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  • Cube (detail), pulled glass cane and cast concrete. Image courtesy of the artist.

Playing with fire

Harry Morgan mixes concrete with glass to stunning effect

It’s the tension at the heart of Harry Morgan’s work that makes it so appealing, the combination of what looks like heavy, geometric chunks of concrete delicately balancing on a cluster of thin threads of glass. At a glance, pieces like Enigma, which the 26 year-old artist made last year, appear to defy the laws of physics, leading the viewer to question exactly how they manage to stand up. ‘It looks like it shouldn’t be possible,’ he laughs as we sit down to talk over coffee in the Edinburgh-based studio he has (literally) just moved into. ‘Individually, the glass thread is really brittle and weak, but collectively it’s strong and can hold quite a lot of weight.’ It also transpires that the concrete blocks themselves are hollow. ‘I originally made them solid, but I couldn’t do a lot with them and ended up giving them away,’ he explains. 

Morgan first experimented with glass at Macclesfield College Art Foundation. ‘We had a little jewellery kiln and played around with it,’ he remembers. ‘None of the teachers had any training, but they were keen to explore and just give it a go. I enjoyed the trial and error approach, as well as the fire. I was a pyromaniac.’ 

The interest in making came from his father who, among other things, installed roller coasters for a living. ‘I used to go up on these massive wooden structures wherever he was working,’ he says. ‘I remember watching him doing joinery and that was where it all started, I think.’  

With encouragement from his teachers, he began to consider a career in glass. ‘I didn’t know there were university degrees in it and my tutors pointed out the courses in Sunderland and here. They’re both great, but I think it was the city of Edinburgh that appealed to me. I didn’t really know much about glass, so didn’t understand the importance of the facilities, to be honest. I liked the fact that the course was in the art school, too, so that it was among other creative disciplines, rather than being just in its own building.’ 

It was while he was on an undergraduate exchange programme at the Australian National University in Canberra that he saw a demonstration of the murrine glassblowing process and a penny dropped. ‘I was interested in the stringers,’ he says. ‘I didn’t really work with them immediately, but then I was doing a project where I was attempting to fuse metal and glass together in a hot state. Because of the surface area of the stringers they release the heat evenly, which reduces the stress and means that the glass doesn’t break.’ 

These initial pieces were made using a wooden mould into which the glass threads were layered. This is then buried in sand and molten metal is poured directly onto the glass. ‘They sort of design themselves through the interaction between the materials,’ he explains. ‘After making the metal pieces I liked the relationship of the materials, and I’d worked in concrete a bit in the past.’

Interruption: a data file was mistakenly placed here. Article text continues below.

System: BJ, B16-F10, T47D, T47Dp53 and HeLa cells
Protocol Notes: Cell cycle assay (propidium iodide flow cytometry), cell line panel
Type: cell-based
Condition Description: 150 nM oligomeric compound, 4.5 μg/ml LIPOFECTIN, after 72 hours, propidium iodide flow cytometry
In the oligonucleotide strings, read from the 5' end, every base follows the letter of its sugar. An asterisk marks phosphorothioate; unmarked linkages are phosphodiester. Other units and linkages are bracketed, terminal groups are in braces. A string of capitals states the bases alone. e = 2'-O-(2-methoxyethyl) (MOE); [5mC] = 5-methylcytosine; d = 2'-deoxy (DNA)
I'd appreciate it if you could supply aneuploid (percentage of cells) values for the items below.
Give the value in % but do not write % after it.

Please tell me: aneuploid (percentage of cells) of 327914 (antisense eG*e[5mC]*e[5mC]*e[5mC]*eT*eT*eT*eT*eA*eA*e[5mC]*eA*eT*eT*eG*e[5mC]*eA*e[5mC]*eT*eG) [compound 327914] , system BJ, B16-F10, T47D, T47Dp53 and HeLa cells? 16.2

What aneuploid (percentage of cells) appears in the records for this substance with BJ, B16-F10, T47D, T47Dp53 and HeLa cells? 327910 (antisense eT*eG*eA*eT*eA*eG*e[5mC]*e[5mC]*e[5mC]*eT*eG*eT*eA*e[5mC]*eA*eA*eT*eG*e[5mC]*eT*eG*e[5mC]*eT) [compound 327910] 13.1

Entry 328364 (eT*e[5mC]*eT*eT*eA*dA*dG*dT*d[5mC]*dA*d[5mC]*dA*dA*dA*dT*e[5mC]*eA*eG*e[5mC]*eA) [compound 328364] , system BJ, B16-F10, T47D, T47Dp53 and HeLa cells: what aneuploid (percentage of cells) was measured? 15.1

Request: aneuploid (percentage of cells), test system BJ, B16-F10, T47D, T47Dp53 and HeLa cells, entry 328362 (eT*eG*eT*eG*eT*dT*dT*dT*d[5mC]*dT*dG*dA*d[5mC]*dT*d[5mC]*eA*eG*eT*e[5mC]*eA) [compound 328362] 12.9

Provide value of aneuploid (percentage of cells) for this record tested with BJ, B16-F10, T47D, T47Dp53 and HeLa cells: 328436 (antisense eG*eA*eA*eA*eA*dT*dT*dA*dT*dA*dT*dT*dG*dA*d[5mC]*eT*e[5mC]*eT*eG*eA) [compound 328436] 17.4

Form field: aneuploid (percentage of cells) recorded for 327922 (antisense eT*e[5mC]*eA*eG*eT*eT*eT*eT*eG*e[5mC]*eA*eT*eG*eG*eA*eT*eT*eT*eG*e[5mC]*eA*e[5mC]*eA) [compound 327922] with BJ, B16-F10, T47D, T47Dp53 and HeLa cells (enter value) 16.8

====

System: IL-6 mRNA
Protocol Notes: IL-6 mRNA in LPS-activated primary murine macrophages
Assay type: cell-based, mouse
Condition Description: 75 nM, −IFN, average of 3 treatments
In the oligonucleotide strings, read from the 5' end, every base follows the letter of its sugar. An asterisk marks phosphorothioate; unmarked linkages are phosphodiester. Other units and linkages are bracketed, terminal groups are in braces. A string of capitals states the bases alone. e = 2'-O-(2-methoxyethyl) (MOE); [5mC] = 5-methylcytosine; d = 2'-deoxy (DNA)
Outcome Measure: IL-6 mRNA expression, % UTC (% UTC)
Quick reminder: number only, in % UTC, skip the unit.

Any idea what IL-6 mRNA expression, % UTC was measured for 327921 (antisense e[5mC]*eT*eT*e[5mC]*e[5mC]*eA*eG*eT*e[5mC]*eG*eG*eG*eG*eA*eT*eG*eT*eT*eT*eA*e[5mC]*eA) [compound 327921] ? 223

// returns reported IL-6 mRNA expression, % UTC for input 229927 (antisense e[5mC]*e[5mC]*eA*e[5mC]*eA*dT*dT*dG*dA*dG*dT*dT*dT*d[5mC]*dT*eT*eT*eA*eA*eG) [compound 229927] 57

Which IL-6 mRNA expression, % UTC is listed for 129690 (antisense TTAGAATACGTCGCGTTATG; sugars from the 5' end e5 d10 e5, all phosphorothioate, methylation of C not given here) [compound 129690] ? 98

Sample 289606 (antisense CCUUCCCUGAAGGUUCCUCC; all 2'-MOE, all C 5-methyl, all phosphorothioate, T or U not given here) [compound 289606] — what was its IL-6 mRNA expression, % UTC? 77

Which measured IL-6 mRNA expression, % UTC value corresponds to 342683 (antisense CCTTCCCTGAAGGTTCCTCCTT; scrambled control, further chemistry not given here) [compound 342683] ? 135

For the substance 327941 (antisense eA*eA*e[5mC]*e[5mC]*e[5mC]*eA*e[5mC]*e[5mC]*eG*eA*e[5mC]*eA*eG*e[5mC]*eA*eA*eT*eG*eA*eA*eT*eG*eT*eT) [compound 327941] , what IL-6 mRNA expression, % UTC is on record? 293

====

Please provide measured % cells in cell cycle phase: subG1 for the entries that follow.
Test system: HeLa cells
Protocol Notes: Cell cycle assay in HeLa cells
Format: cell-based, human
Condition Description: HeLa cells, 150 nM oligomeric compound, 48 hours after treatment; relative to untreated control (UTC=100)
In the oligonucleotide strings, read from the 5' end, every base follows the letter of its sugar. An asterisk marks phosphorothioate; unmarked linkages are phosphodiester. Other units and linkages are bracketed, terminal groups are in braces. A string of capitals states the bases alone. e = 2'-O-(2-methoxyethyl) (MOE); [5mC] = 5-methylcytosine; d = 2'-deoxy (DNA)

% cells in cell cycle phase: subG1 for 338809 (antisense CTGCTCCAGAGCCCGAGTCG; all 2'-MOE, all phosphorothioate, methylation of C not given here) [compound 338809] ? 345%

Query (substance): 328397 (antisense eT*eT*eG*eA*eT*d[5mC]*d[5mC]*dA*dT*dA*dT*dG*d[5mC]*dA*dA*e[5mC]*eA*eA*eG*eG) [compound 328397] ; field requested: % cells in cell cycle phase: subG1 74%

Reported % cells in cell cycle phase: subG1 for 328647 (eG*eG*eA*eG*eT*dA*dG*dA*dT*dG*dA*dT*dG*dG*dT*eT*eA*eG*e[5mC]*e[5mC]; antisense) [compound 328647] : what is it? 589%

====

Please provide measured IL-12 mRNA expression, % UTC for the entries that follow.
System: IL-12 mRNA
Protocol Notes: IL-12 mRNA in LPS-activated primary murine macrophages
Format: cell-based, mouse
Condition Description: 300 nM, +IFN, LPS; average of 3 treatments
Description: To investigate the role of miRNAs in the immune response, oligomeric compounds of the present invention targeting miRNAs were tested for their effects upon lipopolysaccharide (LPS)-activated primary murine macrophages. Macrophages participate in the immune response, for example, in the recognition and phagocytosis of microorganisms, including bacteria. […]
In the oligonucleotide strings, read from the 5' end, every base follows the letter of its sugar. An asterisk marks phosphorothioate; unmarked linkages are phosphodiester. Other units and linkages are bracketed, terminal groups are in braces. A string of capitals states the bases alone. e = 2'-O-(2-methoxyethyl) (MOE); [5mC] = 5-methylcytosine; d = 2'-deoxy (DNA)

For the new pieces he makes an interior to the moulds out of polystyrene and plastic, creating a void that reduces unnecessary weight. The glass threads, drawn from the kiln, are arranged in the internal structure and then an exterior wall is built around this. The concrete is then poured in and binds the stringers together. The boundary between the two contrasting materials is kept deliberately opaque – the concrete almost bleeds into the glass. ‘I did a couple of pieces where the line between them was controlled, but it just didn’t look as good – a bit too manufactured.’ It isn’t hard to discern the influence of Brutalist architecture, but the forms are beautifully offset by a fragility. Had the Smithsons become glass artists rather than architects, this is what they might have created.

Since graduating with a first in 2014 it has made sense to stick around Edinburgh, as the university hires out its facilities. ‘It makes a massive difference,’ he tells me. ‘There’s a lot more people continuing to work with glass. Before the university started hiring, it was pretty unaffordable.’ He’s been selected for the Crafts Council’s Hothouse programme to ‘push my practice to the next level. There are a lot of aspects that I struggle with on the business side – sales, finance. I just need the business support, really.’ 

He’ll also be showing on the organisation’s stand at Design Days Dubai in March. Most exciting, though, is the solo exhibition at The Scottish Gallery in Edinburgh during April, showing his new pieces made using the pâte de verre process during a recent residency at North Lands Creative Glass. It seems Harry Morgan is going to be hard to avoid in the near future.

Showing at The Scottish Gallery, Edinburgh, 5 to 29 April.


Photo: Shannon Tofts